In her innovative works that fuse textiles, printmaking, and sculpture, Bonolo Kavula deconstructs traditional materials and ways of thinking. After inheriting a shweshwe fabric dress from her late mother, Kavula began using the material, which colonizers brought to South Africa in the 19th century, in her mixed-media works. She cuts individual disks of shweshwe fabric, arranges them into patterns, and ties each piece together with thread, by hand. Once connected, the shweshwe clippings work with negative space to reveal mesmerizing, geometric abstractions that honor the artist’s personal history while leaving space for individual viewers’ interpretations.

Though Kavula’s recent works are primarily mixed-media sculptures, her practice also encompasses video, music, and print media. She earned a BFA from the Michaelis School of Fine Art (University of Cape Town) in 2014 and co-founded iQhiya, an artist collective, in 2015. Since then, Kavula has been awarded the Norval Foundation’s inaugural Sovereign African Art Prize, and in 2022, her solo show “Soft Landing” at SMAC was featured in Artforum. Currently, Kavula is included in SMAC’s Foundations presentation, exclusively on Artsy.

—Isabelle Sakelaris

There’s something weird going on in the works of Los Angeles–based painter Aryo Toh Djojo. His small-scale airbrushed works, which are executed in a meticulous, dreamy freehand, depict cinematic moments of American adolescence and sci-fi encounters. These themes were on show in Perrotin’s recent presentation of Toh Djojo’s work at Tokyo Gendai, in which a ghostly figure appeared on a pitch-black beach in Blank Expression, and a flicked-up middle finger rested on a car window in My Rules (both 2023).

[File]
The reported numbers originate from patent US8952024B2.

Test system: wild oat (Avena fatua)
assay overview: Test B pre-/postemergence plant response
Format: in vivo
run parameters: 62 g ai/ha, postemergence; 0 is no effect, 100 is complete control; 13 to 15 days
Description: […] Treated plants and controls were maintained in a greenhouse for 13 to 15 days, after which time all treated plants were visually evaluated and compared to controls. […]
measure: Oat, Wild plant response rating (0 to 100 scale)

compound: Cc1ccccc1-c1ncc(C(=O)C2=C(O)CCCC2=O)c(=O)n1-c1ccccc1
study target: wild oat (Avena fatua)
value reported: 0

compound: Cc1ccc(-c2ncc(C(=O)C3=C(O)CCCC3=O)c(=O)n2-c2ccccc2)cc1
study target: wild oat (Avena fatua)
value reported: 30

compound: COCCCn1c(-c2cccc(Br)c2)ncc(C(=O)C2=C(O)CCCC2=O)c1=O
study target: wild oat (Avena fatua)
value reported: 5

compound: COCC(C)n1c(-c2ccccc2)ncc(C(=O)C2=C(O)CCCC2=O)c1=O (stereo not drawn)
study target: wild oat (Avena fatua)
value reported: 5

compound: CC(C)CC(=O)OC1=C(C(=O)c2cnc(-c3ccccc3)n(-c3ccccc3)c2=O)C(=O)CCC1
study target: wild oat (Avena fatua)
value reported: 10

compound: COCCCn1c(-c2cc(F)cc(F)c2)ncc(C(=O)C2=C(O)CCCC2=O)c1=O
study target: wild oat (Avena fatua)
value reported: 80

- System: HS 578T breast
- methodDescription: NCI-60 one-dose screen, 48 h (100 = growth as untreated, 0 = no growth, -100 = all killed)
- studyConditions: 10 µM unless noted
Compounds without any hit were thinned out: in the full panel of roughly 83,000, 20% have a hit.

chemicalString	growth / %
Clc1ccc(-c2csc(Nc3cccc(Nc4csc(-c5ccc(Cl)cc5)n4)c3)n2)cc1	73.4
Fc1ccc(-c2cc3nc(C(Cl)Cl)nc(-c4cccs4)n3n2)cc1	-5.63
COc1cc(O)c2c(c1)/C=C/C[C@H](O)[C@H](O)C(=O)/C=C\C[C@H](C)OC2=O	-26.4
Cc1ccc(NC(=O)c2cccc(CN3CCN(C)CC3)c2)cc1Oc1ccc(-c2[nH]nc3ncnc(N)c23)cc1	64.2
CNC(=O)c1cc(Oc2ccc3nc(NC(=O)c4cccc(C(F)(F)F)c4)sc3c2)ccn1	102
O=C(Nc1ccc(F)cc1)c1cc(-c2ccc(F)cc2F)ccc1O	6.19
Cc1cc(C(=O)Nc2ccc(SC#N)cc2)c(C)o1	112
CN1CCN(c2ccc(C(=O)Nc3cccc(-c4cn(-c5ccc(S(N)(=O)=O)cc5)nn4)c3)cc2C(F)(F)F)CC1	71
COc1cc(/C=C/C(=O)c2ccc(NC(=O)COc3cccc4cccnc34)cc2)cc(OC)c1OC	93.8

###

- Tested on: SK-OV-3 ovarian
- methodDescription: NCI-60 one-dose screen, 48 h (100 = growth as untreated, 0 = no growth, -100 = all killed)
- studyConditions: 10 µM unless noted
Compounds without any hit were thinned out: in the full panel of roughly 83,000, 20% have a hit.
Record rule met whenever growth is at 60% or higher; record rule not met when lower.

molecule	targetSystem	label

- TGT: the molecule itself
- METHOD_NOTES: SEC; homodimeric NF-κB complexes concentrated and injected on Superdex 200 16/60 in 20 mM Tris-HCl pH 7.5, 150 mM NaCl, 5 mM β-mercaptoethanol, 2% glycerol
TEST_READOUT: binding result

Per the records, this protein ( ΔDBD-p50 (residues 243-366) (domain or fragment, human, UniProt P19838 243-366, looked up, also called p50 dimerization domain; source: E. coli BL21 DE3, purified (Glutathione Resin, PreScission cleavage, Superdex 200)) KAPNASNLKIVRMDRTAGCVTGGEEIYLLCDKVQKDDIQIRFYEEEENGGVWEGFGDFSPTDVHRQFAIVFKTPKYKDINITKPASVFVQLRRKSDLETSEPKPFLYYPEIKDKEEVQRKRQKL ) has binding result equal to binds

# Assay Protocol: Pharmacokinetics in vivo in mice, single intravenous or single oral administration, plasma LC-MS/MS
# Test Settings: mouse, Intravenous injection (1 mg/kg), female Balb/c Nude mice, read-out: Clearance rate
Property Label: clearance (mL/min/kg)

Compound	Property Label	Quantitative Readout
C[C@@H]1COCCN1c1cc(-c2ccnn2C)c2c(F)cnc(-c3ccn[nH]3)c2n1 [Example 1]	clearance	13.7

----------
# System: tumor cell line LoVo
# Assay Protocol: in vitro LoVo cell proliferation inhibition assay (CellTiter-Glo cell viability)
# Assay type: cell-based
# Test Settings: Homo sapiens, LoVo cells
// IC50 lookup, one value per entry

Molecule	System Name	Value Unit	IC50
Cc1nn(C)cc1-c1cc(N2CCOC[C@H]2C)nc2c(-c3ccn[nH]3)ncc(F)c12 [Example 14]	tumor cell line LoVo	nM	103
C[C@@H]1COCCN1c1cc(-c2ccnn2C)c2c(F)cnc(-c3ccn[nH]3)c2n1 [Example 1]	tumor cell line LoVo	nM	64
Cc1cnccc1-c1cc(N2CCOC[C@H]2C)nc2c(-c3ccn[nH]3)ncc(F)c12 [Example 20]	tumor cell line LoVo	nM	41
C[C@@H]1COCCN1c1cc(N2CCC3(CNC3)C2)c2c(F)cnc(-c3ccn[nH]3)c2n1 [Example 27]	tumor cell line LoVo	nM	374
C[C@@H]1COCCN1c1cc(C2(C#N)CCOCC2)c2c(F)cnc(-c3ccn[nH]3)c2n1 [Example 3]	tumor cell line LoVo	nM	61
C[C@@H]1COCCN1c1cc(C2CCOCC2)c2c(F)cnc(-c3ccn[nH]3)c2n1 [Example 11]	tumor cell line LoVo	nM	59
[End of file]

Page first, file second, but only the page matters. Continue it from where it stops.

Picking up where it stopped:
Using the seductive codes of advertising and youth-obsessed media, Toh Djojo plays with notions of truth in his photorealistic, if blurry, canvases. In Fluoride in Our Tap (2022), which was shown as part of a group show at Sow & Tailor earlier this year, conspiracy theories loom over a monochrome suburban landscape: A UFO hovers unnervingly in the distance, while the title evokes distrust in a government-regulated water supply.

Toh Djojo received a BFA from the Art Center College of Design in Pasadena, California. His work has been exhibited in solo shows at Stems Gallery in Brussels and Sow & Tailor in Los Angeles, and as part of group shows at Woaw, Perrotin, and Volery Gallery.

—Josie Thaddeus-Johns

Emily Wise’s palette may be the first thing you notice about her paintings, which are made up of electric blues, Barbie pinks, and velvety violets. Yet peering from within these shocks of color are female protagonists traversing mesmerizing, otherworldly terrains.

In her latest show, “Hands that Hold the Melting Rope,” on view at Chefas Projects through August 8th, Wises’s paintings portray a group of women who slip into an alternate realm while on a nighttime snack run to 7-Eleven. “That very night, the veil between worlds had thinned just long enough to rocket their bodies into some kind of ‘heaven’ not unlike this world,” Wise explained in a statement. “Marooned in this new existence with no ability or desire to go back, they begin to wonder if this place has always been there, waiting for them, within each other.” That sense of wonder echoes the mystical work of the artists that Wise credits as inspirations: Hilma af Klint, Frida Kahlo, Leonora Carrington, and Remedios Varo.

The Portland-based artist has exhibited across the West Coast and received her BFA from Pacific Northwest College of Art.

—Casey Lesser